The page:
This article was originally published on The Conversation. Read the original article.

Australian endangered species: Mountain Pygmy-possum

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The Mountain Pygmy-possum is clinging to existence in its alpine refuges. Hayley Bates
Hayley Bates, UNSW and Haijing Shi, UNSW

The Mountain Pygmy-possum (Burramys parvus) is one of five living species of pygmy-possum, all of which are classified within a single family. It is the largest of the pygmy-possums, and can be easily distinguished from other members of the family by its distinctive “buzz saw” premolar teeth.

Unlike most other possums, it is mainly ground-dwelling, inhabiting alpine and subalpine boulderfields and rocky scree in south-eastern Australia. Males and females spend most of the year separately. Females and their young occupy the best quality habitat.

The Mountain Pygmy-possum is also the only Australian marsupial that hibernates for long periods during the winter. Mating begins in early spring when the possums emerge from their winter sleep.

Mountain Pygmy-possums are the only marsupials that hibernate during the winter. Hayley Bates

Up to four young are born. The young grow quickly and are weaned 9-10 weeks after conception. They leave the nest a month later. Most pygmy-possums live for only 1-3 years, however males can live to five years, and females to 12.


The Mountain Pygmy-possum is remarkable in that it was first described from a Pleistocene fossil by Robert Broom in 1896. At the time it was thought to be extinct.

In 1966 a living specimen was discovered in a Ski Club Lodge on Mount Hotham in Victoria. With evidence of only one living animal in existence, the Guinness Book of Records of 1967 recorded the Mountain Pygmy-possum as the rarest animal on Earth.

Surveys later found a number of colonies across the New South Wales and Victorian Alps ranging in elevation from 1200m-2228m above sea level.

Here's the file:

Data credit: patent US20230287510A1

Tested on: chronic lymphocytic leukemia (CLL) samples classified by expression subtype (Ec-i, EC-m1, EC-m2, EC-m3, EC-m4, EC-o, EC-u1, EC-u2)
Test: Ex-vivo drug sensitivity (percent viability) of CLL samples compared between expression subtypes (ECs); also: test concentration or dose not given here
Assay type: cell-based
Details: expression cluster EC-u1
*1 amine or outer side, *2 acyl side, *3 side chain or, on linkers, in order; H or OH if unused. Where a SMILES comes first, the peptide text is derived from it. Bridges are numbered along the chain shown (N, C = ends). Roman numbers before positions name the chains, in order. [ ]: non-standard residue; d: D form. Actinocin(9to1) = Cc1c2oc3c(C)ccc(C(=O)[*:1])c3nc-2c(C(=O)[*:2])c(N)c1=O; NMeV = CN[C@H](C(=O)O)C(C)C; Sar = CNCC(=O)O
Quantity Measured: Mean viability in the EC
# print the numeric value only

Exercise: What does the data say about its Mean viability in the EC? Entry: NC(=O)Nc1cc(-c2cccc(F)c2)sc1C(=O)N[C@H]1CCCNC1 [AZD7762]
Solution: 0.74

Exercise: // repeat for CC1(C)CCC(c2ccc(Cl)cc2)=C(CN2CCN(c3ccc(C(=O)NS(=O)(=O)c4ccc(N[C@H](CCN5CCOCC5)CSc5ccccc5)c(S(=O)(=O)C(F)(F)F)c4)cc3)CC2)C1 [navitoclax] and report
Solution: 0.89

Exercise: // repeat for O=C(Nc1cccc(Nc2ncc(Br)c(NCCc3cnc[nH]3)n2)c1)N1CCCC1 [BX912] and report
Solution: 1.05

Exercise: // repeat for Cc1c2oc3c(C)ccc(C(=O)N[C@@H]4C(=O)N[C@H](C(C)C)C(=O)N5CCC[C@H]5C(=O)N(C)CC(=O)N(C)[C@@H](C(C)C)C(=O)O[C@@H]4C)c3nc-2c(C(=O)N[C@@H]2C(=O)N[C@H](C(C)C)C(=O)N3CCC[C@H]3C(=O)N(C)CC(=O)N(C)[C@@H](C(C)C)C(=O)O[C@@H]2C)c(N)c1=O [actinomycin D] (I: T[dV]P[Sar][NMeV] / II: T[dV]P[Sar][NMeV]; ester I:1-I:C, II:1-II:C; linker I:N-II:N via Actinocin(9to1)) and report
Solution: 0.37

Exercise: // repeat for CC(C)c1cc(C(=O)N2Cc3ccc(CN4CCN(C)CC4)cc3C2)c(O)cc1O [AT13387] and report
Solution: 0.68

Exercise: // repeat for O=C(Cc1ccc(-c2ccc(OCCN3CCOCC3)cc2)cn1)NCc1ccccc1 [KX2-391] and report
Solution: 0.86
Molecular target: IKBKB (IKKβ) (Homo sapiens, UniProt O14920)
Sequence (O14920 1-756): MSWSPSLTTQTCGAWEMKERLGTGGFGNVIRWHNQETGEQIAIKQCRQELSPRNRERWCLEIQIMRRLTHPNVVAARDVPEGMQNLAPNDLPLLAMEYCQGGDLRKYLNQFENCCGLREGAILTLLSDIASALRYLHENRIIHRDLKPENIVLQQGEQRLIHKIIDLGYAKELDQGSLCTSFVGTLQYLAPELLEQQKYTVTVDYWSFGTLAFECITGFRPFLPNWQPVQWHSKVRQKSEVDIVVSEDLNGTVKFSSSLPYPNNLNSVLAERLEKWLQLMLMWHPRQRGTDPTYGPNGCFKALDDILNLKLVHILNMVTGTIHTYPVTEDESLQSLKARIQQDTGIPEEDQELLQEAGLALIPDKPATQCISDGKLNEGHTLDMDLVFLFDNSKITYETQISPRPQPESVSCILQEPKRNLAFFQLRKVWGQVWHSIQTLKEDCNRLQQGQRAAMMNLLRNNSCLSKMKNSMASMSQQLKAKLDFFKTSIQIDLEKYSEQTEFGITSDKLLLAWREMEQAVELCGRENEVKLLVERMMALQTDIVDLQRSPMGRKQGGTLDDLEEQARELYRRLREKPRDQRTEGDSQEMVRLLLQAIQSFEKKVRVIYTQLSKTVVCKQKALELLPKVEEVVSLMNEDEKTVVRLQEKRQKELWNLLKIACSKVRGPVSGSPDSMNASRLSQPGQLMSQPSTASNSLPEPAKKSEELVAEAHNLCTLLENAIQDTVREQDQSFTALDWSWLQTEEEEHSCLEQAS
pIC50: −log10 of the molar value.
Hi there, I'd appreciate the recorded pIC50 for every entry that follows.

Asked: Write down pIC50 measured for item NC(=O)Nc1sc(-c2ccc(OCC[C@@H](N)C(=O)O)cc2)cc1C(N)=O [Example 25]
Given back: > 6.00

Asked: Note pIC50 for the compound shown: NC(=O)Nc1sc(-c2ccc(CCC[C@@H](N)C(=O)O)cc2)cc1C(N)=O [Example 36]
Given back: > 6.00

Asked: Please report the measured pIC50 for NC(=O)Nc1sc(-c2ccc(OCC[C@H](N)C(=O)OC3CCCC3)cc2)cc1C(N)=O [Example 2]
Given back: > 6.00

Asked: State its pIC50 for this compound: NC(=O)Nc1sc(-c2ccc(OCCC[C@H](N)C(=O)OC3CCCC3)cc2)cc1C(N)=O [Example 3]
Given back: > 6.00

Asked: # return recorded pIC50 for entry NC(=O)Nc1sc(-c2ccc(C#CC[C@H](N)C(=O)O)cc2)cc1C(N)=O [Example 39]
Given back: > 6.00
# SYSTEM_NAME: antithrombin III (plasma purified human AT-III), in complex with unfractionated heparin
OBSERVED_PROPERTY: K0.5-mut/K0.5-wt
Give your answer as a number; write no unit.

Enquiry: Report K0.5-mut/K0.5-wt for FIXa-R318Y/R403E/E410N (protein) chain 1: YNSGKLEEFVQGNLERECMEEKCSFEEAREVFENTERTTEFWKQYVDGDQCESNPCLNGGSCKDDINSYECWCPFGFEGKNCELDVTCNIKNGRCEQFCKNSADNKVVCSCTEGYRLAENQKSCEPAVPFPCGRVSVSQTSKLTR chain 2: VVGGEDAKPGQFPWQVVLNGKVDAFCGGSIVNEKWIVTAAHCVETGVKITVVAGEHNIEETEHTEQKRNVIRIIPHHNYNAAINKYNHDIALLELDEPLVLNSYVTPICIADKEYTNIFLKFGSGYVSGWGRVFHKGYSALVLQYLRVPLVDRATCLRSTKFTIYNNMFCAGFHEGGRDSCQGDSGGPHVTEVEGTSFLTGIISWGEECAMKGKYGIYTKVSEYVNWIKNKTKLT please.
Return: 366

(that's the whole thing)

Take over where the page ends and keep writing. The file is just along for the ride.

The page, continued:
Today there are only three known populations: Mount Higginbotham and Mount Buller in Victoria, and Kosciuszko National Park in New South Wales. The total population size is estimated to be less than 2600 adults, restricted to a total range less than 10 square kilometres. It is the only mammal that is entirely restricted to the alpine and subalpine regions of south-eastern Australia.


Only small patches of suitable pygmy-possum habitat remain. Degradation, fragmentation and loss of these remaining refuges are among the immediate threat to the continuing viability of the species. Up to a third of the best breeding habitat has been lost at Mount Buller alone, due to ski resort developments.

How this remaining habitat is connected is essential. Males need to be able to migrate safely to females during the breeding season. Connectivity also maintains the large-scale structure of the population and genetic diversity. However, road and ski slopes have fragmented the landscape.

Hayley Bates

Climate change poses the greatest ongoing threat to the Mountain Pygmy-possum.

Increases in temperature will cause significant changes in alpine areas. Specifically higher temperatures will reduce snow depth and the time snow remains on the ground. These processes have a cascade of ecological consequences